Ministers have been warned that their lengthy delay in publishing guidance to help disabled people who use direct payments survive the coronavirus pandemic is risking lives across the country… and will not be forgotten.
The Department of Health and Social Care (DHSC) has finally confirmed to Disability News Service (DNS) that it will publish guidance, but this confirmation has come nearly three weeks after it produced guidance for the wider social care sector on 13 March.
DHSC published its action plan on dealing with COVID-19 even earlier, on 3 March, and was criticised then for saying little about social care, with disabled people warning about the potential impact on people who use direct payments to employ their own personal assistants (PAs).
DNS put questions to the department on 17 March on why it had failed to publish guidance for employers of PAs, and asking how users of direct payments would be able to secure vital supplies of personal protective equipment (PPE) to protect them and their PAs from the virus.
Among other key questions are what emergency contingency plans are in place for those PA employers who find themselves without staff at short notice because of a COVID-19 incident.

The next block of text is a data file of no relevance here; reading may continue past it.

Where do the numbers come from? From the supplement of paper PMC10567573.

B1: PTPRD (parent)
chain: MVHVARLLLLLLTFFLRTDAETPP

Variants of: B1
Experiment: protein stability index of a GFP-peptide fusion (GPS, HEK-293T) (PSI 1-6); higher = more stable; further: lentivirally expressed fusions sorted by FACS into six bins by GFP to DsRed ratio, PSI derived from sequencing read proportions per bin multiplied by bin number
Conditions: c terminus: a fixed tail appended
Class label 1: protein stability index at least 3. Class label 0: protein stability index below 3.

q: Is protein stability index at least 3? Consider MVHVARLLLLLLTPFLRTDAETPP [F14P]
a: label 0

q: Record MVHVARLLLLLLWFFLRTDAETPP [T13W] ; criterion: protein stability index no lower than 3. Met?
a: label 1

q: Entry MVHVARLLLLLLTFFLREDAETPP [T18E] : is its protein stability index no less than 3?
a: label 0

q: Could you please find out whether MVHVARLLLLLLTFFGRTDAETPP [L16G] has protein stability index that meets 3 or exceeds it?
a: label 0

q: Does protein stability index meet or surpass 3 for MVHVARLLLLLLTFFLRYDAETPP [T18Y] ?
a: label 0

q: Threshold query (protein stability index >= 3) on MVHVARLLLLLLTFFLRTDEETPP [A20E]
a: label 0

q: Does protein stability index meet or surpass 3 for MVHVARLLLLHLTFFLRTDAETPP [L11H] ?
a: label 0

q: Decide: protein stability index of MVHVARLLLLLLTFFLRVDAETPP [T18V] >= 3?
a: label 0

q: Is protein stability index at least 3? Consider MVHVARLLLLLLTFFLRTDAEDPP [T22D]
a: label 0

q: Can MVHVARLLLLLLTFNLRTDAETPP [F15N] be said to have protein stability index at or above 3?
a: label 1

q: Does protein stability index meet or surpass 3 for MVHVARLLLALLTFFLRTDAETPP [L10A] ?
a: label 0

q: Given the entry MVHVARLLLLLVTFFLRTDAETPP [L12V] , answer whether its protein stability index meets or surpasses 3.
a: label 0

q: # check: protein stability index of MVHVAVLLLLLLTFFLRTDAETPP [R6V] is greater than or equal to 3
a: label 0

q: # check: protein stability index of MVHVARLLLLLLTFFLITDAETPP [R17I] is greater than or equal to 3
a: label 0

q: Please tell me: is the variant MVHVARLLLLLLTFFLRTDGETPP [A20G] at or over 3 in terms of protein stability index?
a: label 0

When it finally responded yesterday (1 April), DHSC said only that guidance for disabled people who use direct payments would be published “shortly”.
It said that PAs having difficulty obtaining PPE “should approach the local authority adult care service or CCG [clinical commissioning group] that provides the direct payment and ask for assistance”.
The grassroots disabled people’s organisation Bristol Reclaiming Independent Living (BRIL) said last night that the government’s failure would not be forgotten, and that it had put disabled people’s lives at risk.
BRIL said it was “very concerned” about the length of time it had taken the government to produce any guidelines, and that the “indifference shown by central government to the many thousands of people who use direct payments and PAs is having serious consequences”.